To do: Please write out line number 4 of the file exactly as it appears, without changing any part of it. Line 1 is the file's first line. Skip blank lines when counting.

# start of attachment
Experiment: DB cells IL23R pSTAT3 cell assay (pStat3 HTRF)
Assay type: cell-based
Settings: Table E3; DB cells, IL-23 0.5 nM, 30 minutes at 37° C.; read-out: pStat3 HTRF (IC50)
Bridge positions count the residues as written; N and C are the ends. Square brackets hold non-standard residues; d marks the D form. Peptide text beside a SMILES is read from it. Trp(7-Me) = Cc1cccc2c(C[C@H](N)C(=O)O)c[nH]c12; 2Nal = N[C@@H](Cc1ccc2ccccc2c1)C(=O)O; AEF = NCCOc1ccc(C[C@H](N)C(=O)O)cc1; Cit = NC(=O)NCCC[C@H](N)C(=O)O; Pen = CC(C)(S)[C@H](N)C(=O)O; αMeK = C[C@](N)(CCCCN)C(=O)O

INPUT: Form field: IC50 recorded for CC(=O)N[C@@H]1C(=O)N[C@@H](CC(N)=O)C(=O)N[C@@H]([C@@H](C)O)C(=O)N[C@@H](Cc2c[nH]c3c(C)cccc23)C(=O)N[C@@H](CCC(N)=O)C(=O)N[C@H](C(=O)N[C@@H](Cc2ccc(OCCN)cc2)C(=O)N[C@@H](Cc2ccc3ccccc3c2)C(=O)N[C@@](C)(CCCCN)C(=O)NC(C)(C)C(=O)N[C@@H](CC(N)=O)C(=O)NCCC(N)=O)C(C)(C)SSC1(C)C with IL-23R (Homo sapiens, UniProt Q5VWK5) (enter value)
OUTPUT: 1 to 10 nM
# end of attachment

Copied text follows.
Bridge positions count the residues as written; N and C are the ends. Square brackets hold non-standard residues; d marks the D form. Peptide text beside a SMILES is read from it. Trp(7-Me) = Cc1cccc2c(C[C@H](N)C(=O)O)c[nH]c12; 2Nal = N[C@@H](Cc1ccc2ccccc2c1)C(=O)O; AEF = NCCOc1ccc(C[C@H](N)C(=O)O)cc1; Cit = NC(=O)NCCC[C@H](N)C(=O)O; Pen = CC(C)(S)[C@H](N)C(=O)O; αMeK = C[C@](N)(CCCCN)C(=O)O